As humans I believe that we like to complicate things.

  • We’d rather believe conspiracy theories instead of accepting that one lone demented lunatic shot President Kennedy.
  • We’d rather believe that we are constantly visited by aliens so advanced they can travel light years to earth (but not advanced enough to always hide their ships or at least remember to turn the lights off) than to accept that natural phenomena and/or manmade aircraft can mix with our limited eyesight and imaginative minds to lead to sightings all over the world.
  • We’d rather believe our teacher purposely made the questions difficult on the test so people would get a bad grade than accept we just didn’t study enough.
  • Someone like me would rather spell “Ockham” O-c-k-h-a-m than use the simpler (and more common) O-c-c-a-m because the former looks neater. 🙂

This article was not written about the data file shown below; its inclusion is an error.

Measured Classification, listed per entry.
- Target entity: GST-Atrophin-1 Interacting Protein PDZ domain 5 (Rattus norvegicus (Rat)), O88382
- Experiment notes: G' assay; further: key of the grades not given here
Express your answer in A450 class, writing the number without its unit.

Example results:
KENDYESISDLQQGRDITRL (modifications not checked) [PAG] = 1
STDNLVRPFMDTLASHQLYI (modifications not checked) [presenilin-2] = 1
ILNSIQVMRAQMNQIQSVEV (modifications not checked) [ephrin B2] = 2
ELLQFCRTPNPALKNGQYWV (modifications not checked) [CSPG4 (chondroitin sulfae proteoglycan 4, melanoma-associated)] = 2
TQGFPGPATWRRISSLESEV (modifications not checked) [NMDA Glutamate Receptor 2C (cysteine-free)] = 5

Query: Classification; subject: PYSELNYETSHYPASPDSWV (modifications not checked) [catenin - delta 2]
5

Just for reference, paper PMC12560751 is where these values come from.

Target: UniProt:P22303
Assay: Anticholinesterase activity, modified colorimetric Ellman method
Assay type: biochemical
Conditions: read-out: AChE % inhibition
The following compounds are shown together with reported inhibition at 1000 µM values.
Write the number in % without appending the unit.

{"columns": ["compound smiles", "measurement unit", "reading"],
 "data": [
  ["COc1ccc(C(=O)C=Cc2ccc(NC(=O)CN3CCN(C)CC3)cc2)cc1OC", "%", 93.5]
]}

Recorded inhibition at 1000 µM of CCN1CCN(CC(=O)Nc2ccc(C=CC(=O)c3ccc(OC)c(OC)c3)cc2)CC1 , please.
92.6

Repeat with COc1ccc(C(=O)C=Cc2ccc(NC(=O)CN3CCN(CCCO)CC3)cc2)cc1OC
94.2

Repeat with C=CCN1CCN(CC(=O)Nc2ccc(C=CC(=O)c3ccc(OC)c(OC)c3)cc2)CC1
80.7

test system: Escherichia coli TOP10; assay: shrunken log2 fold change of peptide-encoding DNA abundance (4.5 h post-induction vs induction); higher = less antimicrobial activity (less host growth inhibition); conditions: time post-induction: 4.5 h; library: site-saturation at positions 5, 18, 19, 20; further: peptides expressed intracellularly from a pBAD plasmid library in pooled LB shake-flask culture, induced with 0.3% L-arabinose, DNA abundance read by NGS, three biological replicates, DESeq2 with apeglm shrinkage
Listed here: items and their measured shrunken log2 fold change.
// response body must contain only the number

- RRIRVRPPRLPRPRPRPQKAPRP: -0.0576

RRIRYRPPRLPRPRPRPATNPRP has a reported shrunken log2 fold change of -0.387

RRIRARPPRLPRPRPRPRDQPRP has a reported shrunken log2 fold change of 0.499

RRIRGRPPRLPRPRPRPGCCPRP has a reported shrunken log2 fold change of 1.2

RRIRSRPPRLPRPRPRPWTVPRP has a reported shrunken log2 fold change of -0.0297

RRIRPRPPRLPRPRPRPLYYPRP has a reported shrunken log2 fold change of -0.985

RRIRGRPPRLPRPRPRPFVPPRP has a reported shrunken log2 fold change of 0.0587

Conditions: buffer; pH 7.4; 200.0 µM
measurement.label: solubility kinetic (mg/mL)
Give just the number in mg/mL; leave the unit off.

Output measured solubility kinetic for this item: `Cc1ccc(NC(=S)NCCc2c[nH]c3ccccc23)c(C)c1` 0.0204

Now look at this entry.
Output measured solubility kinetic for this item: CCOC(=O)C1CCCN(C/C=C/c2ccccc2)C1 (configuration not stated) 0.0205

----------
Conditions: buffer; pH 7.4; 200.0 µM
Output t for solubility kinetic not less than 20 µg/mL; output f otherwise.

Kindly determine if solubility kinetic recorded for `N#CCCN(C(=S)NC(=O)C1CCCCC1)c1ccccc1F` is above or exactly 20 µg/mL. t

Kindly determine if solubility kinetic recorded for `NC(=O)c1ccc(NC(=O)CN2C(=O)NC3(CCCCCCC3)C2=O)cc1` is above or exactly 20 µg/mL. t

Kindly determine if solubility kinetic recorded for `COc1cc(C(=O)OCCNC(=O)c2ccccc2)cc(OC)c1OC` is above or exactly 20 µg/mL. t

The sad thing, however, is that we humans also are attracted to religions who will provide us a lifetime of rituals or acts or beliefs or duties we need to do in order to be saved and remain saved.

Some of it is a fair reaction for those of us who recognize just how sinful we are. Our infractions are so great and so perpetual that there must be some cross motion to make, some prayer to repeat, some mantra to chant, some direction to pray, some penance to make, some food to avoid, some donation to make, some infidel to kill, some candle to light, some whip to use on our backs…

But our Lord…the same Lord who gave William of Ockham the brain to understand and promote his Razor…kept it simple.

Look at any other religion and ask it, “What must I do to be saved?”